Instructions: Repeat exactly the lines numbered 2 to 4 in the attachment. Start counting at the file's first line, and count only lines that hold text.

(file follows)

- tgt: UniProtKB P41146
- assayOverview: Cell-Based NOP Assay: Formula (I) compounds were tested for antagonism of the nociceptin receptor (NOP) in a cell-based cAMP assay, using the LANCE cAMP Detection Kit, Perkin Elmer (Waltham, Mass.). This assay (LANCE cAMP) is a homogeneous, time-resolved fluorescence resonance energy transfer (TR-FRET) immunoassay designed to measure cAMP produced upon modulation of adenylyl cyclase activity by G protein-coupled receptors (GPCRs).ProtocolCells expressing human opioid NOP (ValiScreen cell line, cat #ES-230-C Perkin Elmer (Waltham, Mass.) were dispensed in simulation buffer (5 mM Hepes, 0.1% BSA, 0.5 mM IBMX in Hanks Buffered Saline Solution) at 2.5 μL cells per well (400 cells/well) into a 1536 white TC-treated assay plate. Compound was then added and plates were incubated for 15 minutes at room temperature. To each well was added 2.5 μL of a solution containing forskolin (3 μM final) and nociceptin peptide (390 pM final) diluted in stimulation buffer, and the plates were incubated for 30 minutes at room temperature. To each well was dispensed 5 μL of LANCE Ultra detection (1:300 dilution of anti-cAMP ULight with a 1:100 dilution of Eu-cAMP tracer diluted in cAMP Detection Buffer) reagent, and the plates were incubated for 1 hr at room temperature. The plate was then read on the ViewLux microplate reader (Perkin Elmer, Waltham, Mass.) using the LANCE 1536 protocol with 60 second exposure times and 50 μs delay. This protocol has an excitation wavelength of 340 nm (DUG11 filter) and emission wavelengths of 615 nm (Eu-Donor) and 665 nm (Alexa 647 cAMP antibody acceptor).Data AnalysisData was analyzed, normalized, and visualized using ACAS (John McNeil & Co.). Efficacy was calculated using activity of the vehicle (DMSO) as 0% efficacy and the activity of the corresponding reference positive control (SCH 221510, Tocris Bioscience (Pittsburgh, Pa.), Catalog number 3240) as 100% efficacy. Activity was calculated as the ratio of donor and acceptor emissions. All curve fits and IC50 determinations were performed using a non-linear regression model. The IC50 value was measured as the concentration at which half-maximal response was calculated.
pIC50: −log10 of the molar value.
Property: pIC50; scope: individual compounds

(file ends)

- assayOverview: Cell-Based NOP Assay: Formula (I) compounds were tested for antagonism of the nociceptin receptor (NOP) in a cell-based cAMP assay, using the LANCE cAMP Detection Kit, Perkin Elmer (Waltham, Mass.). This assay (LANCE cAMP) is a homogeneous, time-resolved fluorescence resonance energy transfer (TR-FRET) immunoassay designed to measure cAMP produced upon modulation of adenylyl cyclase activity by G protein-coupled receptors (GPCRs).ProtocolCells expressing human opioid NOP (ValiScreen cell line, cat #ES-230-C Perkin Elmer (Waltham, Mass.) were dispensed in simulation buffer (5 mM Hepes, 0.1% BSA, 0.5 mM IBMX in Hanks Buffered Saline Solution) at 2.5 μL cells per well (400 cells/well) into a 1536 white TC-treated assay plate. Compound was then added and plates were incubated for 15 minutes at room temperature. To each well was added 2.5 μL of a solution containing forskolin (3 μM final) and nociceptin peptide (390 pM final) diluted in stimulation buffer, and the plates were incubated for 30 minutes at room temperature. To each well was dispensed 5 μL of LANCE Ultra detection (1:300 dilution of anti-cAMP ULight with a 1:100 dilution of Eu-cAMP tracer diluted in cAMP Detection Buffer) reagent, and the plates were incubated for 1 hr at room temperature. The plate was then read on the ViewLux microplate reader (Perkin Elmer, Waltham, Mass.) using the LANCE 1536 protocol with 60 second exposure times and 50 μs delay. This protocol has an excitation wavelength of 340 nm (DUG11 filter) and emission wavelengths of 615 nm (Eu-Donor) and 665 nm (Alexa 647 cAMP antibody acceptor).Data AnalysisData was analyzed, normalized, and visualized using ACAS (John McNeil & Co.). Efficacy was calculated using activity of the vehicle (DMSO) as 0% efficacy and the activity of the corresponding reference positive control (SCH 221510, Tocris Bioscience (Pittsburgh, Pa.), Catalog number 3240) as 100% efficacy. Activity was calculated as the ratio of donor and acceptor emissions. All curve fits and IC50 determinations were performed using a non-linear regression model. The IC50 value was measured as the concentration at which half-maximal response was calculated.
pIC50: −log10 of the molar value.
Property: pIC50; scope: individual compounds